In the days following the murder of Garry Newlove, the Fearnhead area of Warrington found itself thrust into the spotlight for all the wrong reasons.
The Fearnhead area was thrust into the spotlight by the murder
Neighbours of Mr Newlove complained they had been plagued by anti-social behaviour for years.
The murder sparked a national debate about youth drinking culture and the police chief leading the inquiry called for the legal drinking age to be raised to 21.
Peter Fahy, Chief Constable of Cheshire Police, called for a ban on drinking in public areas outdoors to help combat alcohol abuse and anti-social behaviour.
He later said underage drinking was a "child protection issue" and parents must take action to stop it or face "sanctions" from the care system.
But the warning signs in Fearnhead appear to have already been apparent before the attack on Mr Newlove in August 2007.
On the night the father of three was murdered, community support officers are believed to have stopped a gang, which included his killers, because they appeared drunk.
The youths are thought to have thrown their bottles of alcohol into bushes, before returning later to retrieve them.
It is also believed Mr Newlove made repeated calls to the police about unruly teenagers roaming the streets, but these were ignored.
Insp Derek Lockie, neighbourhood inspector for east Warrington, said Mr Newlove's death had come as a "bitter blow" to the Fearnhead community.
But, he said, lessons had been learned.
The Cheshire Chief Constable called on parents to take action
He said: "There are a number of issues which have come out of this - what my officers have done is to locate hotspots where we know gangs congregate to drink, and have targeted them.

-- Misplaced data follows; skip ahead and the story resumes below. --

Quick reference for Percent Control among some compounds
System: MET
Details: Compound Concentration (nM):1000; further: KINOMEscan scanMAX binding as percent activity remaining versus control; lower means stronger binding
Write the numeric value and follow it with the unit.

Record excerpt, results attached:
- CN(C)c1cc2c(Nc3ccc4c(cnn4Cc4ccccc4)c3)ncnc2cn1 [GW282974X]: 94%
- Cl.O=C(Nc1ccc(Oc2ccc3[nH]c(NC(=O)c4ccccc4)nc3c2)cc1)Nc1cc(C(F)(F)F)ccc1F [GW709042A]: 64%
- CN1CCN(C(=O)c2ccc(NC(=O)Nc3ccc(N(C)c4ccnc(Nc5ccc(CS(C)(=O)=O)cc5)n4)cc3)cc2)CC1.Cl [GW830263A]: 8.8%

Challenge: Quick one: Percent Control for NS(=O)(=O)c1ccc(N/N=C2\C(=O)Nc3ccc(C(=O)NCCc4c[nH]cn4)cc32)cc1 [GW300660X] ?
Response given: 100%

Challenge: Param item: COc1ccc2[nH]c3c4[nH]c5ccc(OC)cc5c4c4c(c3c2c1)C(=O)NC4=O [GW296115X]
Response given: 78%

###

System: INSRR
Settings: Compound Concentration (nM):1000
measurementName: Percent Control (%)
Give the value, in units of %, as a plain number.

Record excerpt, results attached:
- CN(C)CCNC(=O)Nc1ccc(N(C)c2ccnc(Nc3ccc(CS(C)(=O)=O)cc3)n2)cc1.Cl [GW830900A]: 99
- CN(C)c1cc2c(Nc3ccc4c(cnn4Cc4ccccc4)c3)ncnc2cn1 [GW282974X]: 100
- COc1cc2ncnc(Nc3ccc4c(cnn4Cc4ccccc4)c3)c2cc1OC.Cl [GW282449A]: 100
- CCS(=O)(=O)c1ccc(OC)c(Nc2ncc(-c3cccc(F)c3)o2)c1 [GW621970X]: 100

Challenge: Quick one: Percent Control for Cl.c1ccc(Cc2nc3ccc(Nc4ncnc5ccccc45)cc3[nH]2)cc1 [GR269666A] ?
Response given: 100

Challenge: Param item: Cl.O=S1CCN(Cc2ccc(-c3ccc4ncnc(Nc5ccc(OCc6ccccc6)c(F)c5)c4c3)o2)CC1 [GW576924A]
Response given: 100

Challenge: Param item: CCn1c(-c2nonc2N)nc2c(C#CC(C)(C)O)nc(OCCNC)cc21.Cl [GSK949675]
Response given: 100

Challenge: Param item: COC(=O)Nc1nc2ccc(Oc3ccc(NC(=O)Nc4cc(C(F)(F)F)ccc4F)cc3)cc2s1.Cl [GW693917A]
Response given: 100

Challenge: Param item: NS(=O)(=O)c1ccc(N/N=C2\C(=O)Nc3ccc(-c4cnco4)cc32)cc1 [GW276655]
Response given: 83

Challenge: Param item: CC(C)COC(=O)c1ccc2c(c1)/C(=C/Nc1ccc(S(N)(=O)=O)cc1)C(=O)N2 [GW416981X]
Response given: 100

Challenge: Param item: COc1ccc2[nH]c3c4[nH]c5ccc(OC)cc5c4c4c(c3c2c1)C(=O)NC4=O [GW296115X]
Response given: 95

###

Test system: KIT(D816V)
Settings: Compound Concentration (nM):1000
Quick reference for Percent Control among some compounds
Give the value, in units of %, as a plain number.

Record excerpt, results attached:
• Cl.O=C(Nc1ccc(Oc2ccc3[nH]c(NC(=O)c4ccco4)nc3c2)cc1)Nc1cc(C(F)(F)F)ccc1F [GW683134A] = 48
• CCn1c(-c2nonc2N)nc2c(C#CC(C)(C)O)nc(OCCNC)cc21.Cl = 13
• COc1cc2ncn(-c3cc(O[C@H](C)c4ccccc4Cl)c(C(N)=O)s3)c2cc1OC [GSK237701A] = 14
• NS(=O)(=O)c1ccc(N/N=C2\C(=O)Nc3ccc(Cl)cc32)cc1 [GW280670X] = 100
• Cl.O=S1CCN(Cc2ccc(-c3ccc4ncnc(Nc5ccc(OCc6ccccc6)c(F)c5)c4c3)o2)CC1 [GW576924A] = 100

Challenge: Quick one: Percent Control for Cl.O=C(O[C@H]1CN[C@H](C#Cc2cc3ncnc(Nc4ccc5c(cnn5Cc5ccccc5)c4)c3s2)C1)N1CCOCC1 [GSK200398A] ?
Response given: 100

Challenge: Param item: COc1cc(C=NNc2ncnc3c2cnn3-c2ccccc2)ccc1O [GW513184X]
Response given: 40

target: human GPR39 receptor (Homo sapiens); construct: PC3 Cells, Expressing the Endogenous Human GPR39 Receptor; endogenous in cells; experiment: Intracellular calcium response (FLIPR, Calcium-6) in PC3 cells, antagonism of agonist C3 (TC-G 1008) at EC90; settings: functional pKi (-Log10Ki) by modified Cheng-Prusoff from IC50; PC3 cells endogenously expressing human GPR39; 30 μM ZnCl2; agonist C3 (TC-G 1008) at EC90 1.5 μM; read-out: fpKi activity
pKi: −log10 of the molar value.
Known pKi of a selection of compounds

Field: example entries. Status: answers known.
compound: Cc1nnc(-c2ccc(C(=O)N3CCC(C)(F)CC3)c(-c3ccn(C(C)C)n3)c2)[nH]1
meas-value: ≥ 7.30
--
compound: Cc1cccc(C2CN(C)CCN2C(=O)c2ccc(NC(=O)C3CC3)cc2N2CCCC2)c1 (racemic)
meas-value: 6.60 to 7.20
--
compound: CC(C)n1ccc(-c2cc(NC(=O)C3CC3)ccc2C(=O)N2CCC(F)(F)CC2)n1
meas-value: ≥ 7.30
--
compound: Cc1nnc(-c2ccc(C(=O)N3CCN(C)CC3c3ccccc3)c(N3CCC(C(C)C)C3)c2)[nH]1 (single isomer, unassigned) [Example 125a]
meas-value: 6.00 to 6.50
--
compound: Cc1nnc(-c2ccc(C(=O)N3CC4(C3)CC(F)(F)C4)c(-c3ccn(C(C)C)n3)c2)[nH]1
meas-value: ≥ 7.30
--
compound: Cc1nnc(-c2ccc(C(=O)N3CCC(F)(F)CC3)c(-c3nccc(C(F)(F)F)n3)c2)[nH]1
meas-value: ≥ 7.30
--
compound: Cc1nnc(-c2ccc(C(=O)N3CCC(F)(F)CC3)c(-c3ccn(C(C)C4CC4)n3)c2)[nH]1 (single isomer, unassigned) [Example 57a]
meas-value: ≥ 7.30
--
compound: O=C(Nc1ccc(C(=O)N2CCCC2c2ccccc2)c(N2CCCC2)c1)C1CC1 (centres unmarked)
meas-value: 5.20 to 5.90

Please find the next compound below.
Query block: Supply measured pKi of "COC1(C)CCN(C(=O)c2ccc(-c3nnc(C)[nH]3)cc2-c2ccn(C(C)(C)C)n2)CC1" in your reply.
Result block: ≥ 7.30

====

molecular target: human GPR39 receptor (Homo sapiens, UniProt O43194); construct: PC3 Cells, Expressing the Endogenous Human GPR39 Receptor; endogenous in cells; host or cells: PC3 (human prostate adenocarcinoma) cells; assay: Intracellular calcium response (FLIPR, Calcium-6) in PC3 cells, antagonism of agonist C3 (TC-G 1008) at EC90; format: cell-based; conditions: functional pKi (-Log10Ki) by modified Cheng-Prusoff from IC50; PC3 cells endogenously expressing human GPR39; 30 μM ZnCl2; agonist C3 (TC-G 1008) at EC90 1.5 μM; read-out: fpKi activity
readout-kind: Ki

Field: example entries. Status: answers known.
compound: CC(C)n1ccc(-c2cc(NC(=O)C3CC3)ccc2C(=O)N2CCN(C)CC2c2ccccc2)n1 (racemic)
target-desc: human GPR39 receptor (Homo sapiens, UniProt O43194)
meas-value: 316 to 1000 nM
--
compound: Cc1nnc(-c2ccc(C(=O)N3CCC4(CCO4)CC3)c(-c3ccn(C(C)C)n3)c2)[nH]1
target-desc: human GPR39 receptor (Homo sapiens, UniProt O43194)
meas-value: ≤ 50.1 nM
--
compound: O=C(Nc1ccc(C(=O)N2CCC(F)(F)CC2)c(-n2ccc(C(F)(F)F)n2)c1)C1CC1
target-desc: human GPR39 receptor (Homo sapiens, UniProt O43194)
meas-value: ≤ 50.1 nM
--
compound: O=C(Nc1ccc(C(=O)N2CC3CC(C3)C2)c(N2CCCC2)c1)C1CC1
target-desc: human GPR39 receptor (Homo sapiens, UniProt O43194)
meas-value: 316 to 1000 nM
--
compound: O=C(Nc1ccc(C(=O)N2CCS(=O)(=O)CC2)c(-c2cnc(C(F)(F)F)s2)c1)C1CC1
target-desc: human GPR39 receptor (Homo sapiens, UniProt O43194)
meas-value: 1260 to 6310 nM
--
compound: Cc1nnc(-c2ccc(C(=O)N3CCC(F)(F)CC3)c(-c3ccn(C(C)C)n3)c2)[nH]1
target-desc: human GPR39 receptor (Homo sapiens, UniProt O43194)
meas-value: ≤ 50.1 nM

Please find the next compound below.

"We don't just simply move them on, because that doesn't work.
"If a child is found drinking we call their parents, take them down to the police station and explain what the dangers are.
"I think Mr Newlove's death has made that all the more real to a lot of people around here.
"I'm very positive about the future. Lessons have been learned and we are determined that what took place on 12 August should never happen in Warrington again."
Residents themselves remain divided over the extent of the problem in the area.
A 40-year-old woman, of Cinnamon Lane, said she would never go out alone after dark because of her fear of gangs.
She said: "I've never walked along the road after dark because children drink and become nasty and abusive.
"There are areas I wouldn't go to. I have never been to the shops alone. You see youngsters drunk - it's not worth taking a risk."
But Leanne Dysart, head of the local residents' association, said Mr Newlove's murder had led to a false image of the area being created.
Mr Newlove had complained to police before about problems
Lynn Clarke, a neighbour of the Newlove family, said it was a "nice" area.
"What happened was very unfortunate but it has created a bad reputation", she said.
"The residents who come to our meetings have issues about overgrown hedges, parking on pavements and everyday quarrels in neighbourhoods.
"Youths terrorising the streets is not one of the issues we deal with.
"There is a handful of bad eggs, but 99% of the youths around here are great kids.
"Justice should be done for Garry and his family but Fearnhead should not be demonised in the process."